Even if more people could be persuaded to answer the phone, polling would still be teetering on the edge of disaster. More than forty per cent of America’s adults no longer have landlines, and the 1991 Telephone Consumer Protection Act bans autodialling to cell phones. (The law applies both to public-opinion polling, a billion-dollar-a-year industry, and to market research, a twenty-billion-dollar-a-year industry.) This summer, Gallup Inc agreed to pay twelve million dollars to settle a class-action lawsuit filed on behalf of everyone in the United States who, between 2009 and 2013, received an unbidden cell-phone call from the company seeking an opinion about politics. (Gallup denies any wrongdoing.) In June, the F.C.C. issued a ruling reaffirming and strengthening the prohibition on random autodialling to cell phones. During congressional hearings, Greg Walden, a Republican from Oregon, who is the chair of the House Subcommittee on Communications and Technology, asked F.C.C. chairman Tom Wheeler if the ruling meant that pollsters would go “the way of blacksmiths.” “Well,” he said, “they have been, right?”
Internet pollsters have not replaced them. Using methods designed for knocking on doors to measure public opinion on the Internet is like trying to shoe a horse with your operating system. Internet pollsters can’t call you; they have to wait for you to come to them. Not everyone uses the Internet, and, at the moment, the people who do, and who complete online surveys, are younger and leftier than people who don’t, while people who have landlines, and who answer the phone, are older and more conservative than people who don’t. Some pollsters, both here and around the world, rely on a combination of telephone and Internet polling; the trick is to figure out just the right mix. So far, it isn’t working. In Israel this March, polls failed to predict Benjamin Netanyahu’s victory. In May in the U.K., every major national poll failed to forecast the Conservative Party’s win.
“It’s a little crazy to me that people are still using the same tools that were used in the nineteen-thirties,” Dan Wagner told me when I asked him about the future of polling. Wagner was the chief analytics officer on the 2012 Obama campaign and is the C.E.O. of Civis Analytics, a data-science technology and advisory firm. Companies like Civis have been collecting information about you and people like you in order to measure public opinion and, among other things, forecast elections by building predictive models and running simulations to determine what issues you and people like you care about, what kind of candidate you’d give money to, and, if you’re likely to turn out on Election Day, how you’ll vote. They might call you, but they don’t need to.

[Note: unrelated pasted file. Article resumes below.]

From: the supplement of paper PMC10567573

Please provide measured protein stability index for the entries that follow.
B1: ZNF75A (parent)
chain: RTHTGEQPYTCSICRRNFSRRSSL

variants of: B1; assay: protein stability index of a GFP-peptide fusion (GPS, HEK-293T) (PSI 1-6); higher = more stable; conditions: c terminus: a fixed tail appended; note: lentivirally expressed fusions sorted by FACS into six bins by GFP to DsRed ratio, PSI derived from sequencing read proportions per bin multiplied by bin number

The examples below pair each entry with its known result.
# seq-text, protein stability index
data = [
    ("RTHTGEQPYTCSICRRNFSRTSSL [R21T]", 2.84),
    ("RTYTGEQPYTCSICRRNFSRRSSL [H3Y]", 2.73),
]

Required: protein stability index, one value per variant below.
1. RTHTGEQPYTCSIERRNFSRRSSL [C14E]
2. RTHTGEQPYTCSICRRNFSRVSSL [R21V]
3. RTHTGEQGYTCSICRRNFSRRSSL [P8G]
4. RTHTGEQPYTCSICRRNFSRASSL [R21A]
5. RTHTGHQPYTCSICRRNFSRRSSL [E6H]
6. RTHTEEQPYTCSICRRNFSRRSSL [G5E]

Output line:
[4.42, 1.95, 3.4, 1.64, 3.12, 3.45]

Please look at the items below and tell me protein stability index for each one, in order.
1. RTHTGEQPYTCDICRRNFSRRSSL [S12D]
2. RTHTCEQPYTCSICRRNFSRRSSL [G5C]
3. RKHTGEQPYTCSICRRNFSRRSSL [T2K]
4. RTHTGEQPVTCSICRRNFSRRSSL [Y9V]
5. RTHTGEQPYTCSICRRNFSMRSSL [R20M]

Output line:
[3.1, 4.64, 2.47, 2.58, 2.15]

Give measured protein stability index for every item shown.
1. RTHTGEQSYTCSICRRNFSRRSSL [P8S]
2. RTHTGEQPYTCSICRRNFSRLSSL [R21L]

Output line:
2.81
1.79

Still, data science can’t solve the biggest problem with polling, because that problem is neither methodological nor technological. It’s political. Pollsters rose to prominence by claiming that measuring public opinion is good for democracy. But what if it’s bad?
A “poll” used to mean the top of your head. Ophelia says of Polonius, “His beard as white as snow: All flaxen was his poll.” When voting involved assembling (all in favor of Smith stand here, all in favor of Jones over there), counting votes required counting heads; that is, counting polls. Eventually, a “poll” came to mean the count itself. By the nineteenth century, to vote was to go “to the polls,” where, more and more, voting was done on paper. Ballots were often printed in newspapers: you’d cut one out and bring it with you. With the turn to the secret ballot, beginning in the eighteen-eighties, the government began supplying the ballots, but newspapers kept printing them; they’d use them to conduct their own polls, called “straw polls.” Before the election, you’d cut out your ballot and mail it to the newspaper, which would make a prediction. Political parties conducted straw polls, too. That’s one of the ways the political machine worked.